There has been a lot of interest in solar charging and, honestly, we’re really interested too. Today we completed a prototype of a solar charging circuit. The results were VERY interesting.

We knew that there had to be a relationship between the voltage generated by a solar panel, the insolation (sun light hitting the panel), and the current drawn from the panel. Some research showed this to be absolutely true, and that it must be regulated. As shown in the figure below, every solar panel and amount of insolation result in a Current/Voltage relationship.

Solar Maximum Power Point (MPP)

As you pull more current, the voltage out of a solar panel can drop dramatically. For each size of solar panel there is a point in this relationship that results in the most power (Power = Current*Voltage) possible. This is know as the maximum power point, or MPP, of the solar panel. In order to stay at the MPP the current from the solar panel must be limited. This can be accomplished with the right circuitry.

Our prototype is based around a breakout board (that we made) of an SMD IC with features that make it capable of MPP tracking (MPPT). The results of this experiment can be seen in the photos below. In the photos a phone book was used to vary the amount of insolation on the solar panel. (I’m glad to know they’re still good for something. I threw it in the recycling bin as soon as I was done.) All of these pictures were taken in about 2 minutes. The only thing that changed was the position of the phone book.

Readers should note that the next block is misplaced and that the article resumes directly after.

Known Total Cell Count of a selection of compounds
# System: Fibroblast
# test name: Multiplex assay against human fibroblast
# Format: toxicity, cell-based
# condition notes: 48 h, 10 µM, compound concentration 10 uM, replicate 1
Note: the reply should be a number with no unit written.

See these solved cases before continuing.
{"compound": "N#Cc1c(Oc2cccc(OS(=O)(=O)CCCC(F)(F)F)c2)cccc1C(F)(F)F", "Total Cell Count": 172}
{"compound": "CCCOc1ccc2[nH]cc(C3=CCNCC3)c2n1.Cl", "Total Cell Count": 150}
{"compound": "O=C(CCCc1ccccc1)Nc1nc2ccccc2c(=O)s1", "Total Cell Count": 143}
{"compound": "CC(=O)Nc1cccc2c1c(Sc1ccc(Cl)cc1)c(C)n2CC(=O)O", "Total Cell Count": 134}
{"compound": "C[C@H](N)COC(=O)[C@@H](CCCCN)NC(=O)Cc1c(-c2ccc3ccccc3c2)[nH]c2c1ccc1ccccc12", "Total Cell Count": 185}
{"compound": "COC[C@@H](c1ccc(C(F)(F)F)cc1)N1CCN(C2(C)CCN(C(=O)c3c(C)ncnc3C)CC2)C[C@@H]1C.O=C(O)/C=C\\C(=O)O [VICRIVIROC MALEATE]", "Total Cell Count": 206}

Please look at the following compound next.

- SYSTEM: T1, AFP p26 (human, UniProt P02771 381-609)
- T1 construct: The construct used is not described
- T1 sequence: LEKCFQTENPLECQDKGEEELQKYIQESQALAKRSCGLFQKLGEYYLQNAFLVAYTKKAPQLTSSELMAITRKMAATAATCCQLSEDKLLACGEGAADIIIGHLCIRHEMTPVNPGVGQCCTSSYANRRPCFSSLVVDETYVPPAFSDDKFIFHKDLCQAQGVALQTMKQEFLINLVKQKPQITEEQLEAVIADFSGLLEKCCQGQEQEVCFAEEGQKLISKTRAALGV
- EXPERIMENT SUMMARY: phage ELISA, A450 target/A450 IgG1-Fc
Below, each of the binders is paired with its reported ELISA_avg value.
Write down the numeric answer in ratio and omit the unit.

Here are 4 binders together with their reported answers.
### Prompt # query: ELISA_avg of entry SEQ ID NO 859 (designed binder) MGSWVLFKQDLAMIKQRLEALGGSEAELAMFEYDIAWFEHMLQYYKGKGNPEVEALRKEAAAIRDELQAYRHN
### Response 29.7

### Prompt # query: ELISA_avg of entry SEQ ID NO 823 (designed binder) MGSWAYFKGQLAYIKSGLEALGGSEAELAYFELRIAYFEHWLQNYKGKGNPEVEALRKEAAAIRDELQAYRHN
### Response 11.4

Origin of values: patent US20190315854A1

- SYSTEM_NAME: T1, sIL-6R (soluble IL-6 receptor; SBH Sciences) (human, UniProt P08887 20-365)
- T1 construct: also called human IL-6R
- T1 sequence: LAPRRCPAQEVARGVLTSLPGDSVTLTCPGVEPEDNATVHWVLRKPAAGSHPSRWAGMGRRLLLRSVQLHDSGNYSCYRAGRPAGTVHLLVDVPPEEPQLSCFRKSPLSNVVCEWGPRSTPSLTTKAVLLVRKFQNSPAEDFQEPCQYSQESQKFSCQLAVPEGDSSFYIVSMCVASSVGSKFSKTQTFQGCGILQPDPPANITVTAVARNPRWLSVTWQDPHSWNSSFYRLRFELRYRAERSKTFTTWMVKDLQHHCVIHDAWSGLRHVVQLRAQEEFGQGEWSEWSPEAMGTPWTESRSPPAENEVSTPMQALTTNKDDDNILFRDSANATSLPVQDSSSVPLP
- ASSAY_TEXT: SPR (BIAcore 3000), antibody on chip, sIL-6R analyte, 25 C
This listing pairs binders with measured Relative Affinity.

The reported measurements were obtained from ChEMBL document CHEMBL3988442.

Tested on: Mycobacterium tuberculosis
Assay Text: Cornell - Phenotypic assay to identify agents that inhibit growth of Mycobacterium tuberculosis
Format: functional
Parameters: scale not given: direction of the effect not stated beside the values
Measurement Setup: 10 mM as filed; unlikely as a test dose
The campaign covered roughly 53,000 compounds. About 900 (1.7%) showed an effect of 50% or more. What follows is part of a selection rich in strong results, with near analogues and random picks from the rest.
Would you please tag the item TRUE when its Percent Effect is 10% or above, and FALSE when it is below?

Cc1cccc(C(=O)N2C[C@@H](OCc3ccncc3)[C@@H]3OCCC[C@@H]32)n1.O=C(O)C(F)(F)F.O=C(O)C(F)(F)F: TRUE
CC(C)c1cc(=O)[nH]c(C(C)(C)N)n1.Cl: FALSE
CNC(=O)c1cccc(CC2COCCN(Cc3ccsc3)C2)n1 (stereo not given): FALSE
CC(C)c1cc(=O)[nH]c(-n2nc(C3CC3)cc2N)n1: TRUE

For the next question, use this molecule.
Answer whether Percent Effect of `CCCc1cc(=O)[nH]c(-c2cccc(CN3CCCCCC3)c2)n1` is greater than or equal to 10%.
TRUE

No insolation – Running on battery

In this picture the solar panel is completely covered and the project is running on battery power. The Fluke meter on the left is displaying the current flowing to the battery (hence is it negative when the battery is powering the project). The “project” for the demonstration is roughly 85 ohms of resistors putting a 45mA load on the battery. The ‘el cheapo’ meter on the right is displaying the voltage from the solar panel.

Partial insolation – Load supplemented by solar

Here the phone book is demonstrating a situation in which there is not enough insolation to power the project and charge the battery. However, the solar power does not go to waste. The power from the solar panel is supplementing the battery power. The current being drawn from the battery has been reduced from 45 mA to 33mA. While there is very little power being drawn from the solar panel, notice the voltage of the solar panel. The MPP of our solar panel is 17.5V. The IC monitors the voltage of the solar panel and reduces the current it draws if the voltage drops below a set point. This was set with the potentiometer on the breadboard to be ~17.5V, and the IC is doing a marvelous job at maintaining the voltage at this point.

Full insolation – Project is powered by solar and the battery is charging

In this final picture there is full insolation on the solar panel. If you notice the current has changed directions. The solar panel is powering the project and charging the battery at 143mA. All of these transitions took place seamlessly and, regardless of the insolation, the solar panel is operating at MPP. In my opinion, this test was a wild success.

We are very excited about this technology. Whether or not we meet the stretch goal to include this in all of your energyShields, we are going to try our best to make this available for use with energyShields after the campaign has ended.

Notes: In this test, the Arduino is only being used for it’s voltage regulator.

We only have 24 hours remaining. You guys have been amazing backers and I’m excited to see what will happen tomorrow. Whether we end at $17,000 or $25,000 I consider this campaign to have been a great success.

Thank you for your continued support!

The NightShade Team

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